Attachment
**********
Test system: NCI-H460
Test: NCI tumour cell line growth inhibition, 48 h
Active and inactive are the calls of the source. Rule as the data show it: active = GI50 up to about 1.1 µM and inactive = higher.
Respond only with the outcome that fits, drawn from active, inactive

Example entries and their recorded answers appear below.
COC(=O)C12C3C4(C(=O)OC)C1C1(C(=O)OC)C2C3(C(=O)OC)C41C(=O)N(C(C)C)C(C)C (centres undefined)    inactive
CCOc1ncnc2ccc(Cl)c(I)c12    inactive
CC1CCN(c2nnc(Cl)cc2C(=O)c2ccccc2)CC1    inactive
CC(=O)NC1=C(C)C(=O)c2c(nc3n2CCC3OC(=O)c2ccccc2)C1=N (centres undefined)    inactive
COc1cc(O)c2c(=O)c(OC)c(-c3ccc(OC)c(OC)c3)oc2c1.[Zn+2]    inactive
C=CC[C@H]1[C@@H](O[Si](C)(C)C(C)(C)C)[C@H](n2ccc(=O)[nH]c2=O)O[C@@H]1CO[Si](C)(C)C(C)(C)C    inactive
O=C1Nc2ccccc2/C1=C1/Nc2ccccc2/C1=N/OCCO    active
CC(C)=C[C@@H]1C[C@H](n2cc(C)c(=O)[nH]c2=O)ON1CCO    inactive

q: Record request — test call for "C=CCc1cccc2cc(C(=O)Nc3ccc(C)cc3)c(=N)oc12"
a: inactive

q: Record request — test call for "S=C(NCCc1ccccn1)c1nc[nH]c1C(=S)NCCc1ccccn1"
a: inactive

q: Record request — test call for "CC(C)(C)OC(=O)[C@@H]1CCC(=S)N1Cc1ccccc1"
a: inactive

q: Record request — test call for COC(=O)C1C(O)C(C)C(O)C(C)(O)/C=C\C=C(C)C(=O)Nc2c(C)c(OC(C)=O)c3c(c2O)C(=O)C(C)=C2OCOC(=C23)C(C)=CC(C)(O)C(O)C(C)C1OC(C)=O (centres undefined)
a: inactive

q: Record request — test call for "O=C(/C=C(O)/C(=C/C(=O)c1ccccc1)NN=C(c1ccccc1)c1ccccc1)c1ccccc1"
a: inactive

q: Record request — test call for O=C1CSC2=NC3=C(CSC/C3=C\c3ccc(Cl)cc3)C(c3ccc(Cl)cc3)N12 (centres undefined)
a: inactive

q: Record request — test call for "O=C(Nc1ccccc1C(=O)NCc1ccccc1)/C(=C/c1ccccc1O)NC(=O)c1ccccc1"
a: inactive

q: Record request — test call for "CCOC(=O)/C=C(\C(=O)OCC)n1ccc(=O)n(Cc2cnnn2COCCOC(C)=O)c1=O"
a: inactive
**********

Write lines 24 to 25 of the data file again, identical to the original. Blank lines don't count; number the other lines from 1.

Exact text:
q: Record request — test call for O=C1CSC2=NC3=C(CSC/C3=C\c3ccc(Cl)cc3)C(c3ccc(Cl)cc3)N12 (centres undefined)
a: inactive